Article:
Sherri Welch met Ahmed Abdelmawgoud through a dating site two years ago, when she was 28 and he was 26, as she recalls. She was living in Las Vegas, where he said he was visiting a friend, having been in America a few months with plans to get his master's in mechanical engineering.

Her Egyptian Prince Charming was handsome, playful, attentive and won the hearts of all her
relatives. She liked the old-fashioned image he projected — a devout Muslim virgin who didn't
believe in holding hands before marriage. Three months later they wed in a Muslim ceremony in
Texas where Sherri followed her parents to live.

She converted to Islam, and began wearing a head scarf, as some Muslim women do. Ahmed got hired at a computer repair shop and enrolled in a university. "I was blinded by love," she says, "and he was a very charismatic guy. "

Sherri says they were working on starting a family when, back in Texas a month ago, her eyes fell
upon his open e-mails. There were love notes to and from another woman, and something that
looked like a marriage certificate.

It was in Arabic, but had pictures of him and a woman, and fingerprints. When Sherri confronted Ahmed, he shrugged off the other woman as an obsessed ex-girlfriend. Unconvinced, Sherri e-
mailed her.

What she got in return, she says, made her feel "like I died that day." It was a studio photo of a glamorous woman in what looks like a Western bridal gown, stretched out on Sherri's husband's

Based on subsequent e-mails and instant messages, Sherri says the woman, identified as Dalia, lives in Egypt and told her she's been married to Ahmed five years. Sherri says Ahmed would neither confirm nor deny the marriage when she questioned him, instead packing up all his belongings and saying he was flying to Egypt to be with his dying father. He quit work, missed final exams and drained their bank account, Sherri says.

In a phone interview Tuesday from Texas, Ahmed denied Sherri's allegation that he's married to Dalia, telling me, "I am having problems with my wife ... I will prove to my wife it's not true." Reached in Egypt later, Dalia denied to me that she and Ahmed are married. But Sherri says she found a Facebook page of Dalia's — since removed — naming Ahmed as her husband, with pictures.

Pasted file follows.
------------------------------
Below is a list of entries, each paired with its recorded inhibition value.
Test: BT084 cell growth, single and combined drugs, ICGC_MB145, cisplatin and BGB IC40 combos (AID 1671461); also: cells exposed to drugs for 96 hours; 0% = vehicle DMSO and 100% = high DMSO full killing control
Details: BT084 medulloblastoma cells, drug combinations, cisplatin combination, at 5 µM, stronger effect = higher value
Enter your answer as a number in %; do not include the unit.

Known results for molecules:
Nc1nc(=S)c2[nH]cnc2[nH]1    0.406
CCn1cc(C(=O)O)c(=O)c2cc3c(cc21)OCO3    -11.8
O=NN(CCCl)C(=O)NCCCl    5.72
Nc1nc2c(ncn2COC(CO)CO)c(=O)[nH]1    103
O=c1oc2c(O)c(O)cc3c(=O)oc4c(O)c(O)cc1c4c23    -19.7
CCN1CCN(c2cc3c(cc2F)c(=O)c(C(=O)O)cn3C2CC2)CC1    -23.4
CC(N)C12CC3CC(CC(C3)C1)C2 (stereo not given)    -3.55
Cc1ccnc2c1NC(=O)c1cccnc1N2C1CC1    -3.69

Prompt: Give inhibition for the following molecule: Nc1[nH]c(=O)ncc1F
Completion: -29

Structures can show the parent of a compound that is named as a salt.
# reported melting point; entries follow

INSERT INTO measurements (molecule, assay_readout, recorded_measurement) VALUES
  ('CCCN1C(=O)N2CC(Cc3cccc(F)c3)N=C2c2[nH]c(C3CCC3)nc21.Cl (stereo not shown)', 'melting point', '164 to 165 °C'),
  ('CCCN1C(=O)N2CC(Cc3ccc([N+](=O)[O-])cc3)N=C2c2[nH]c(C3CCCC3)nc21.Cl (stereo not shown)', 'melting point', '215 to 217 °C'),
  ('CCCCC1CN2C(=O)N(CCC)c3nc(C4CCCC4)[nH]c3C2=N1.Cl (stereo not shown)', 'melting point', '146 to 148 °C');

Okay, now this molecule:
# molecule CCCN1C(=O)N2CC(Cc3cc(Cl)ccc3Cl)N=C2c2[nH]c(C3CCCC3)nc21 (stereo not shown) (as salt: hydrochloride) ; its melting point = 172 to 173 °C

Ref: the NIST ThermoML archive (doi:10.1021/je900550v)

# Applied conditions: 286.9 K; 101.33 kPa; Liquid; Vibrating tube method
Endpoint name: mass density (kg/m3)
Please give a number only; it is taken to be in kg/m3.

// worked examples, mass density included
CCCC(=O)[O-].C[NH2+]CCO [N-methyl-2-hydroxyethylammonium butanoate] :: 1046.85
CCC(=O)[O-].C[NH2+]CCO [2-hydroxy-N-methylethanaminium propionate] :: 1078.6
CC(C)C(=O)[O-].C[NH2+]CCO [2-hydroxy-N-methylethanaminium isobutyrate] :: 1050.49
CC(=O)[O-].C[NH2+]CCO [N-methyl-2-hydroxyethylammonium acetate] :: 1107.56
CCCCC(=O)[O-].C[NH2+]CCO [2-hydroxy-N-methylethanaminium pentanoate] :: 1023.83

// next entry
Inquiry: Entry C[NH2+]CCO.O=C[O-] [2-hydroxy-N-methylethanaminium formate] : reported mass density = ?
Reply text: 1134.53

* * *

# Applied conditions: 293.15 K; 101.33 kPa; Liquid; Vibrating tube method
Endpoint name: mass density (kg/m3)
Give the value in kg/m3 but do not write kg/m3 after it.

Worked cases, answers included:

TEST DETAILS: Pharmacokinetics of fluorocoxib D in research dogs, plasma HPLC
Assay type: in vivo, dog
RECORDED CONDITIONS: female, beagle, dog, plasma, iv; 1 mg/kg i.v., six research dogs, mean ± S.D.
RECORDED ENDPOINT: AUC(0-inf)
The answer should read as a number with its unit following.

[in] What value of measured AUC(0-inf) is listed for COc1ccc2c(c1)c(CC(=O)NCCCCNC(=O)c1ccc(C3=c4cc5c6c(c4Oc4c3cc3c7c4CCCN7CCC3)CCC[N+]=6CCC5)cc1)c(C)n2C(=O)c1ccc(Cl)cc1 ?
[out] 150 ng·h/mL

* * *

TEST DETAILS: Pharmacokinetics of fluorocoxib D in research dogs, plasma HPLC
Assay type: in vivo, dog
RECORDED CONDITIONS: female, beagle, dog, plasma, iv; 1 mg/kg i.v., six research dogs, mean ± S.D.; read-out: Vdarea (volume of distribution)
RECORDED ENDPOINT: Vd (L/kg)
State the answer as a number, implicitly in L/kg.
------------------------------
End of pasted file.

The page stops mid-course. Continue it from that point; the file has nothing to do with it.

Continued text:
The ironies are hard to miss. While Ahmed wanted his American wife to stay home and care for the house, the Egyptian woman is a self-described professional. In the picture she sent Sherri, there was no Muslim head covering, either.

In retrospect, Sherri sees things she might have questioned more. She never met any of Ahmed's friends. She never spoke to his parents in Egypt; he told her they disapproved because she wasn't Egyptian. In June, he left for 40 days, claiming he needed to take his father to Spain for cancer surgery. He rarely contacted Sherri in that period. Dalia told her she was with him in Spain, and that his father never had cancer.

Sherri showed me e-mails sent from Dalia this month. In one, Dalia said Ahmed is with her all the time and denies everything Sherri said. Ahmed called Sherri from Egypt this month and told her he never loved her. "I think he loved me in some way," Sherri says, but wonders. "I don't understand how a person can look at you every day and (act) so sincere. I could never do that to somebody, even if I hated them."

Asked why she thinks Ahmed married her, Sherri shrugs. To get a visa? He did, though it could be revoked if the government finds it was fraudulently obtained. To have someone cook and clean for him? Did he just get lonely? One thing Sherri insists is that his Muslim faith not be blamed.

Sherri turns 30 today, but the big celebration her husband had promised won't take place. She has no income, job or car, and can't afford a divorce lawyer or name change. She fears the Ahmed she didn't know, cries a lot, and wonders how she can trust again.

New York and New Jersey require matchmaker sites to post safety tips. But Sherri already knew to take precautions like meeting in public places.

Her experience is a painful reminder that even with criminal background checks, which all such sites should be required to perform, trust cannot be given unconditionally. The cliche taught to journalists is true for everyone in the Internet age: If your mother says she loves you, check it out.